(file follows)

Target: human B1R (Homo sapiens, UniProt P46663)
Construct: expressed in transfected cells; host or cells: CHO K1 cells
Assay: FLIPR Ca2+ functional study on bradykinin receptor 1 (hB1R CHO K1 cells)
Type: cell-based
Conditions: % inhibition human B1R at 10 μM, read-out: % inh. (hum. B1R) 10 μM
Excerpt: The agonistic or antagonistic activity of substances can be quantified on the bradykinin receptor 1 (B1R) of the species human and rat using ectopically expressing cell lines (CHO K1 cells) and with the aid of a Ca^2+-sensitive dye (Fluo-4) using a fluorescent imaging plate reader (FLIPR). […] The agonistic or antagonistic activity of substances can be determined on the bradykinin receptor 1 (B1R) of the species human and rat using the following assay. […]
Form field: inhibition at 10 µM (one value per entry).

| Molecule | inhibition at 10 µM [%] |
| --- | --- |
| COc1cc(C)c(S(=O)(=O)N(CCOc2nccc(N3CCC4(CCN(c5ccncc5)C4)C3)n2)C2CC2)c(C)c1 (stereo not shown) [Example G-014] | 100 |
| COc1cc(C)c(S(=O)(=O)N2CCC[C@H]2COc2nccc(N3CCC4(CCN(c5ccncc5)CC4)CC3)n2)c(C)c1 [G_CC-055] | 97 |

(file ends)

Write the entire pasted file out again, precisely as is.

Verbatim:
Target: human B1R (Homo sapiens, UniProt P46663)
Construct: expressed in transfected cells; host or cells: CHO K1 cells
Assay: FLIPR Ca2+ functional study on bradykinin receptor 1 (hB1R CHO K1 cells)
Type: cell-based
Conditions: % inhibition human B1R at 10 μM, read-out: % inh. (hum. B1R) 10 μM
Excerpt: The agonistic or antagonistic activity of substances can be quantified on the bradykinin receptor 1 (B1R) of the species human and rat using ectopically expressing cell lines (CHO K1 cells) and with the aid of a Ca^2+-sensitive dye (Fluo-4) using a fluorescent imaging plate reader (FLIPR). […] The agonistic or antagonistic activity of substances can be determined on the bradykinin receptor 1 (B1R) of the species human and rat using the following assay. […]
Form field: inhibition at 10 µM (one value per entry).

| Molecule | inhibition at 10 µM [%] |
| --- | --- |
| COc1cc(C)c(S(=O)(=O)N(CCOc2nccc(N3CCC4(CCN(c5ccncc5)C4)C3)n2)C2CC2)c(C)c1 (stereo not shown) [Example G-014] | 100 |
| COc1cc(C)c(S(=O)(=O)N2CCC[C@H]2COc2nccc(N3CCC4(CCN(c5ccncc5)CC4)CC3)n2)c(C)c1 [G_CC-055] | 97 |